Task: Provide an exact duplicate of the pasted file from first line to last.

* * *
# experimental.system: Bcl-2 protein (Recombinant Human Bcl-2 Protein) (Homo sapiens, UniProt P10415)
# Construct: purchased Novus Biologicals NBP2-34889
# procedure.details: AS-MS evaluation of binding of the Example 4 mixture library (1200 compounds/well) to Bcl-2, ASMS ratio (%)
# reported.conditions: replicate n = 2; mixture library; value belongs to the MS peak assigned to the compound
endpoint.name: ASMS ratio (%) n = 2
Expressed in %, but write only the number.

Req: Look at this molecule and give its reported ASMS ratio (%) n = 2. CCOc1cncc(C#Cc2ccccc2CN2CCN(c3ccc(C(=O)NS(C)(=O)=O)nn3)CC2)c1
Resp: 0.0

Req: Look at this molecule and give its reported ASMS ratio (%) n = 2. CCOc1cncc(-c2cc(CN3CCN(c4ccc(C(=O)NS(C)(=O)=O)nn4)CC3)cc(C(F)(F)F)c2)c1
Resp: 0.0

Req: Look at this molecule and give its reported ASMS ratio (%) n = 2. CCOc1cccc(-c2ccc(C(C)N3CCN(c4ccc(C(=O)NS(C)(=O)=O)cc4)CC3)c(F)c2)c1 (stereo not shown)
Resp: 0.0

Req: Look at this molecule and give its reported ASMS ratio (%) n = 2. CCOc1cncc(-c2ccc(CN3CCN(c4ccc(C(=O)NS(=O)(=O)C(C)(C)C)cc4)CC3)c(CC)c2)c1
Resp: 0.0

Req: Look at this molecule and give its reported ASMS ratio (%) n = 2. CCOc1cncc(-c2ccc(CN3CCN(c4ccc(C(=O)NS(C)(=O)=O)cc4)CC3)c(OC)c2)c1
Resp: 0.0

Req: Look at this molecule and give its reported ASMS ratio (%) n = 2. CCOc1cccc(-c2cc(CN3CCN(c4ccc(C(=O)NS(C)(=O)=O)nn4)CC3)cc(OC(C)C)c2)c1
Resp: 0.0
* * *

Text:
# experimental.system: Bcl-2 protein (Recombinant Human Bcl-2 Protein) (Homo sapiens, UniProt P10415)
# Construct: purchased Novus Biologicals NBP2-34889
# procedure.details: AS-MS evaluation of binding of the Example 4 mixture library (1200 compounds/well) to Bcl-2, ASMS ratio (%)
# reported.conditions: replicate n = 2; mixture library; value belongs to the MS peak assigned to the compound
endpoint.name: ASMS ratio (%) n = 2
Expressed in %, but write only the number.

Req: Look at this molecule and give its reported ASMS ratio (%) n = 2. CCOc1cncc(C#Cc2ccccc2CN2CCN(c3ccc(C(=O)NS(C)(=O)=O)nn3)CC2)c1
Resp: 0.0

Req: Look at this molecule and give its reported ASMS ratio (%) n = 2. CCOc1cncc(-c2cc(CN3CCN(c4ccc(C(=O)NS(C)(=O)=O)nn4)CC3)cc(C(F)(F)F)c2)c1
Resp: 0.0

Req: Look at this molecule and give its reported ASMS ratio (%) n = 2. CCOc1cccc(-c2ccc(C(C)N3CCN(c4ccc(C(=O)NS(C)(=O)=O)cc4)CC3)c(F)c2)c1 (stereo not shown)
Resp: 0.0

Req: Look at this molecule and give its reported ASMS ratio (%) n = 2. CCOc1cncc(-c2ccc(CN3CCN(c4ccc(C(=O)NS(=O)(=O)C(C)(C)C)cc4)CC3)c(CC)c2)c1
Resp: 0.0

Req: Look at this molecule and give its reported ASMS ratio (%) n = 2. CCOc1cncc(-c2ccc(CN3CCN(c4ccc(C(=O)NS(C)(=O)=O)cc4)CC3)c(OC)c2)c1
Resp: 0.0

Req: Look at this molecule and give its reported ASMS ratio (%) n = 2. CCOc1cccc(-c2cc(CN3CCN(c4ccc(C(=O)NS(C)(=O)=O)nn4)CC3)cc(OC(C)C)c2)c1
Resp: 0.0